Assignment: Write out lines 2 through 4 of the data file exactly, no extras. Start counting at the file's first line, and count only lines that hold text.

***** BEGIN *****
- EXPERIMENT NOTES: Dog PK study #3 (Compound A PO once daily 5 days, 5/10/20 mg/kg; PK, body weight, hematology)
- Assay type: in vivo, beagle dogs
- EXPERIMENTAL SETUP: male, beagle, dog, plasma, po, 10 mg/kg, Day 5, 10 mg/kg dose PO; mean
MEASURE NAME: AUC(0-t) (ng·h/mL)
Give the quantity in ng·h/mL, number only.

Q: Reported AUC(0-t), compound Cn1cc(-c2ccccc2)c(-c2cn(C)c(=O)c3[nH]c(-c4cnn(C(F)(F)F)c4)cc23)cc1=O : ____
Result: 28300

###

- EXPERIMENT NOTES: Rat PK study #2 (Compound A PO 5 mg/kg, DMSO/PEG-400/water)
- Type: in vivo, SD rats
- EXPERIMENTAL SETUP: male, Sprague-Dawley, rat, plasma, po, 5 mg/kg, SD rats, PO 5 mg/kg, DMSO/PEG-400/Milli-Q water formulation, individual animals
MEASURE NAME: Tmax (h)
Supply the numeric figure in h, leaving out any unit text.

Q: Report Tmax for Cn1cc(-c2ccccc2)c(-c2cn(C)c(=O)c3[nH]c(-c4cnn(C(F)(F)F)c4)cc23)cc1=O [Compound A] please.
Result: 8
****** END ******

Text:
- Assay type: in vivo, beagle dogs
- EXPERIMENTAL SETUP: male, beagle, dog, plasma, po, 10 mg/kg, Day 5, 10 mg/kg dose PO; mean
MEASURE NAME: AUC(0-t) (ng·h/mL)